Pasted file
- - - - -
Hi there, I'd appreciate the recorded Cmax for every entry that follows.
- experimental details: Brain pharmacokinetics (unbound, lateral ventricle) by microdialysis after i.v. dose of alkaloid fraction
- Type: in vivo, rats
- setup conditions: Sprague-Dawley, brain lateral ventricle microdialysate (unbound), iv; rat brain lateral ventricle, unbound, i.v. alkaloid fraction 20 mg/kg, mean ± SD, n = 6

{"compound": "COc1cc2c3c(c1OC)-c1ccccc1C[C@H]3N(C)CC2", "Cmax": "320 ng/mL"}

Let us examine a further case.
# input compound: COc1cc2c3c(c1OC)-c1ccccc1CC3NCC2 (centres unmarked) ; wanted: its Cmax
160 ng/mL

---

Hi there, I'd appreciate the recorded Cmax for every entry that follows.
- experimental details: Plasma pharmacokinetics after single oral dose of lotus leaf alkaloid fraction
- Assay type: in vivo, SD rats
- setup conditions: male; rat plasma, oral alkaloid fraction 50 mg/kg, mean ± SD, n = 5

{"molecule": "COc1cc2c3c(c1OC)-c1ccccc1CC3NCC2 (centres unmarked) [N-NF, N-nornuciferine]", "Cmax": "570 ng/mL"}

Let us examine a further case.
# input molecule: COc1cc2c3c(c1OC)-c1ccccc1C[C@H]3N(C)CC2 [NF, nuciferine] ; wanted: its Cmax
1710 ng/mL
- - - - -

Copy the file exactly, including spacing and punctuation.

Hi there, I'd appreciate the recorded Cmax for every entry that follows.
- experimental details: Brain pharmacokinetics (unbound, lateral ventricle) by microdialysis after i.v. dose of alkaloid fraction
- Type: in vivo, rats
- setup conditions: Sprague-Dawley, brain lateral ventricle microdialysate (unbound), iv; rat brain lateral ventricle, unbound, i.v. alkaloid fraction 20 mg/kg, mean ± SD, n = 6

{"compound": "COc1cc2c3c(c1OC)-c1ccccc1C[C@H]3N(C)CC2", "Cmax": "320 ng/mL"}

Let us examine a further case.
# input compound: COc1cc2c3c(c1OC)-c1ccccc1CC3NCC2 (centres unmarked) ; wanted: its Cmax
160 ng/mL

---

Hi there, I'd appreciate the recorded Cmax for every entry that follows.
- experimental details: Plasma pharmacokinetics after single oral dose of lotus leaf alkaloid fraction
- Assay type: in vivo, SD rats
- setup conditions: male; rat plasma, oral alkaloid fraction 50 mg/kg, mean ± SD, n = 5

{"molecule": "COc1cc2c3c(c1OC)-c1ccccc1CC3NCC2 (centres unmarked) [N-NF, N-nornuciferine]", "Cmax": "570 ng/mL"}

Let us examine a further case.
# input molecule: COc1cc2c3c(c1OC)-c1ccccc1C[C@H]3N(C)CC2 [NF, nuciferine] ; wanted: its Cmax
1710 ng/mL